Dalilah Muhammad: 5 Fast Facts You Need to Know

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Dalilah Muhammad runs in the 400-meter hurdles on Thursday night. (Getty)

Dalilah Muhammad, who ran the fastest time in the women’s 400-meter hurdles this year, won the gold medal in the finals at the Rio Olympics on Thursday night. The race started at 9:15 p.m. ET and also included fellow American Ashley Spencer. The 26-year-old Muhammad was favored to win the race in Rio, especially after winning her heat and having the best time in the semifinals. She became the first American woman ever to win gold in the event.

Here’s a look at Muhammad’s life and career.


1. Her Parents Credit Her Muslim Faith for Giving Her the Drive to Make It All the Way to Rio

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Dalilah Muhammad. (Getty)

Her parents, Nadirah and Askia Muhammad, told NY1 earlier this month that Muhammad’s Muslim faith, along with her discipline and talent, has been instrumental in her reaching the Olympics.

“A lot of people don’t realize how much work that goes into producing an Olympic athlete,” Askia Muhammad told NY1.

Muhammad’s parents are in Rio to cheer for her. “I can’t really describe the emotions because we have never felt these emotions before. But yet at the same token, I have always felt that my daughter had the ability,” Askia Muhammad added.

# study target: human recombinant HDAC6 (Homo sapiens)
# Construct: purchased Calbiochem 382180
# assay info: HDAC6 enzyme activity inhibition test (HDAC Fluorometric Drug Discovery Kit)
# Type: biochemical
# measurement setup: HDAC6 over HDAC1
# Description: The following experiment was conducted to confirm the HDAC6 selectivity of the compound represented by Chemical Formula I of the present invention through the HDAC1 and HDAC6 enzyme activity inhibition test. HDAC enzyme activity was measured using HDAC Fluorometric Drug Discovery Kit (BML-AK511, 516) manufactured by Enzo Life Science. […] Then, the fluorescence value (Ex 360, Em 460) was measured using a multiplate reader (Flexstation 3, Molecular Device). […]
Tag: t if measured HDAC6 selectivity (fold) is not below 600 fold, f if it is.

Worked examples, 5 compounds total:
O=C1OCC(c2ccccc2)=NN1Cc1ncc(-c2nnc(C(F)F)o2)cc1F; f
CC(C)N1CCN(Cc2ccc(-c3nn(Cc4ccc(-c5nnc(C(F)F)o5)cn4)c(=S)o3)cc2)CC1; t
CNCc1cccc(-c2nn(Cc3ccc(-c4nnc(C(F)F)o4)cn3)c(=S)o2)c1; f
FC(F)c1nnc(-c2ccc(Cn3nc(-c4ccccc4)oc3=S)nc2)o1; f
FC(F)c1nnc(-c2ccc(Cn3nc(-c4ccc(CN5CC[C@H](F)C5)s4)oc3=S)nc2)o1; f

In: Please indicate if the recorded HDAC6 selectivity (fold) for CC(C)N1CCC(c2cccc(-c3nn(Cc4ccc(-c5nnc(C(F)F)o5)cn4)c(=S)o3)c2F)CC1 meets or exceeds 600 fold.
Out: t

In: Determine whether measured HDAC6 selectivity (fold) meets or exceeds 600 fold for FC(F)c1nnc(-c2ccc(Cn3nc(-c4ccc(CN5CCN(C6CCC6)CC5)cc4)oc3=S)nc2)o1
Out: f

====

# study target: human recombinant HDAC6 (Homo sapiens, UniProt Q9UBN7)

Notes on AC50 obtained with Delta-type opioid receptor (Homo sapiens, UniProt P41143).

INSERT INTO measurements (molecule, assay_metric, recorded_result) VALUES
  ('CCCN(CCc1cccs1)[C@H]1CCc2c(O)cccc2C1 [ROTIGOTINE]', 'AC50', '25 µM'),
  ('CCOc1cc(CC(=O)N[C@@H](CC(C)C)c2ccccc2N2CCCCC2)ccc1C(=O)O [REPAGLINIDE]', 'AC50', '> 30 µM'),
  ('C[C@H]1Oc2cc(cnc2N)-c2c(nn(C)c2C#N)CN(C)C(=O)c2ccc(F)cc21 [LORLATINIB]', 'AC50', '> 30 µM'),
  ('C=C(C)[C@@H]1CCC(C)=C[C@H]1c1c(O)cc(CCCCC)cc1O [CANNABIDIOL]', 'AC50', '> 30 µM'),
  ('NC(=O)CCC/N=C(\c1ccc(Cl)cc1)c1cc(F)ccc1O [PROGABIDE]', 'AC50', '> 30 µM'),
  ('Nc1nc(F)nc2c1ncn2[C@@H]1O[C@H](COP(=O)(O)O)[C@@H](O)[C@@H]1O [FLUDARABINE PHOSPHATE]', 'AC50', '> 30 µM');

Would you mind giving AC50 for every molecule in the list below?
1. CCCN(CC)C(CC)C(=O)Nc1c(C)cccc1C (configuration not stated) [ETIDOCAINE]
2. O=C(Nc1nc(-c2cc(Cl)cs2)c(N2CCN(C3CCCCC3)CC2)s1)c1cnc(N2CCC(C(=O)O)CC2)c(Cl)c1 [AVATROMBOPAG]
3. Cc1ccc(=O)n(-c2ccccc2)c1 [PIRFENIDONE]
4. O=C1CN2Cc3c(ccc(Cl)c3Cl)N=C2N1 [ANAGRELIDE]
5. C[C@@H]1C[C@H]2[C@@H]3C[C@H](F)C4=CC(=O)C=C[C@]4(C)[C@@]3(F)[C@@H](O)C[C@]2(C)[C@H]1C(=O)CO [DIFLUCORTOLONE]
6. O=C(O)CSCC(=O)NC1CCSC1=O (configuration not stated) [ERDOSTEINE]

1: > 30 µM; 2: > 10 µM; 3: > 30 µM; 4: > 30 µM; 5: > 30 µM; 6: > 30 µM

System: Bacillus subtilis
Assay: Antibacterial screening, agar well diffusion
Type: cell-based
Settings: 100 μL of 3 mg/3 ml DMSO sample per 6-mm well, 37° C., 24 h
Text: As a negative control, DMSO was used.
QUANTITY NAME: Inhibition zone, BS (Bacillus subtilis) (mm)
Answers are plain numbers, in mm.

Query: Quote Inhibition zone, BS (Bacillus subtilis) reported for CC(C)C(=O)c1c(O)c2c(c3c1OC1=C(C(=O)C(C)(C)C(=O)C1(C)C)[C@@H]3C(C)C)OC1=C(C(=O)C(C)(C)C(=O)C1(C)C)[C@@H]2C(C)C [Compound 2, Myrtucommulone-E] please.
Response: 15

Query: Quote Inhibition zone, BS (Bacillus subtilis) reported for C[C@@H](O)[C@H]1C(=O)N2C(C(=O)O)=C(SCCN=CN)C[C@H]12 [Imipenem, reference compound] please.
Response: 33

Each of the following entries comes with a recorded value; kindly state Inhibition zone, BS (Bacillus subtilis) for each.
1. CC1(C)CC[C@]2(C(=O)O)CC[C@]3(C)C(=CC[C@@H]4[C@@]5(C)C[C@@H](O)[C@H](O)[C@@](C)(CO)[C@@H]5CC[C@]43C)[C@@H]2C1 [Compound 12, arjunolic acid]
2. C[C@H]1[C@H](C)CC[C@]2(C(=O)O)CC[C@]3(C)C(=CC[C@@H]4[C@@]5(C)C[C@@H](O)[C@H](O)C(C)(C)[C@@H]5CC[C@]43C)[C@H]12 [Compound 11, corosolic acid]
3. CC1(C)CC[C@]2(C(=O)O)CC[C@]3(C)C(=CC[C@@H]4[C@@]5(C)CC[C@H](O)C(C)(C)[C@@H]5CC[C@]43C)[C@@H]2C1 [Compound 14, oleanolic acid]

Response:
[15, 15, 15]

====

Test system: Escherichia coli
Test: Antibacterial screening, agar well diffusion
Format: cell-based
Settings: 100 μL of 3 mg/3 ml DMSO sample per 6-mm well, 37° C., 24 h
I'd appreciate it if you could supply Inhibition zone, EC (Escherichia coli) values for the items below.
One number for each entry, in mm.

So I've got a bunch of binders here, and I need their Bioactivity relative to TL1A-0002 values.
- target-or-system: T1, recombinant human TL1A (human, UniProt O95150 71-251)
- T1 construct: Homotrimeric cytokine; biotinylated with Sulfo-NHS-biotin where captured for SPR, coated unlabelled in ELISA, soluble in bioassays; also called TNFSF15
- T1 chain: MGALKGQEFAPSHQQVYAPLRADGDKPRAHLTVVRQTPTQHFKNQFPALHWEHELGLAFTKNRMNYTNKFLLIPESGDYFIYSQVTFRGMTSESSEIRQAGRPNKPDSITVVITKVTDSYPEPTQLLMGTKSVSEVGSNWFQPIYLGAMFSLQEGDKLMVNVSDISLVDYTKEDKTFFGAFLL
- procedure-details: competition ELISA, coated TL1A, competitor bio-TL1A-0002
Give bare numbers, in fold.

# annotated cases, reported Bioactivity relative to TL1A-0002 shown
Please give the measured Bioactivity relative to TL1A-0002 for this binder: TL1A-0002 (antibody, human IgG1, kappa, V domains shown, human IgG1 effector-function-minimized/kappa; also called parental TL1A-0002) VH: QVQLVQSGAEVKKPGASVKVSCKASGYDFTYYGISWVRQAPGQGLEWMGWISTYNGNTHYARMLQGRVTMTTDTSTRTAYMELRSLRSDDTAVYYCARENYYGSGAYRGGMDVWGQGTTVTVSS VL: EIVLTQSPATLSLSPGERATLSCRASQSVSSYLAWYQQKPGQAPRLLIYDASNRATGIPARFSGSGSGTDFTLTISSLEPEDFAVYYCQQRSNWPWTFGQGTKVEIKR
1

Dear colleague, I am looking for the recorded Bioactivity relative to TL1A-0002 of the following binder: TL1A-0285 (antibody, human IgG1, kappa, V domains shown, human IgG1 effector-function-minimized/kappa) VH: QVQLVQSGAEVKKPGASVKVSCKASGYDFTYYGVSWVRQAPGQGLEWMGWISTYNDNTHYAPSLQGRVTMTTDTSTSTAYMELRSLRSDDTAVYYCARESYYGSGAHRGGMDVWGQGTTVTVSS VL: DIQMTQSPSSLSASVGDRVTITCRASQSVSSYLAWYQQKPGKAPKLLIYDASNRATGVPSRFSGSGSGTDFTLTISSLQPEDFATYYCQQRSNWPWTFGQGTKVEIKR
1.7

2. Her Performance at the Olympic Trials in July Was the First Time Anyone Ran the 400-Meter Hurdles in Under 53 Seconds in Three Years

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Dalilah Muhammad at the 14th IAAF World Athletics Championships Moscow 2013, where she won silver. (Getty)

Muhammad’s performance at the Olympic Trials in July in Eugene, Oregon didn’t just set a personal best record. Her time of 52.88 seconds was the fastest time of the year and the first time a runner has finished in under 53 seconds since 2013.

In fact, Muhammad owns three of the five best times in the world this year. She ran in 53.89 seconds during the Rio semifinals and 53.90 in London on July 22. The second-fastest time of the year was Shamier Little’s 53.51 run in Eugene.


3. Muhammad Failed to Break 58 Seconds in 2014 & Continued to Struggle in 2015 With Injuries

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Dalilah Muhammad in 2013. (Getty)

The previous two years were not kind to Muhammad. After gaining international attention by winning silver in the 400m hurdles at the 2013 World Championships in Moscow, she failed to live up to her potential in 2014. As FloSports points out, she only ran in too 400m hurdles that year and didn’t finish in under 58 seconds in either race.

She started off 2015 better, but suffered an injury after the Oxy Invitational. She told FloSports:

I was like, ‘OK, I’m on pace with where I was in 2013.’ I was so happy because my 2014 season was terrible… But after that race, I noticed my quad was sore. And then the next week, it got progressively worse. I don’t know what I did in that race that hurt it, but in a week, I was unable to run at all.

Other races in 2015 didn’t go as well as Muhammad had hoped, so she realized she needed a change in coaching. She left coach Yolanda Demus and joined coach Lawrence Johnson in February 2016. She told FloSports that she wanted to “stimulate my mind in a different environment.” Other athletes Johnson coaches includes Kristi Castlin and Brianna Rollins.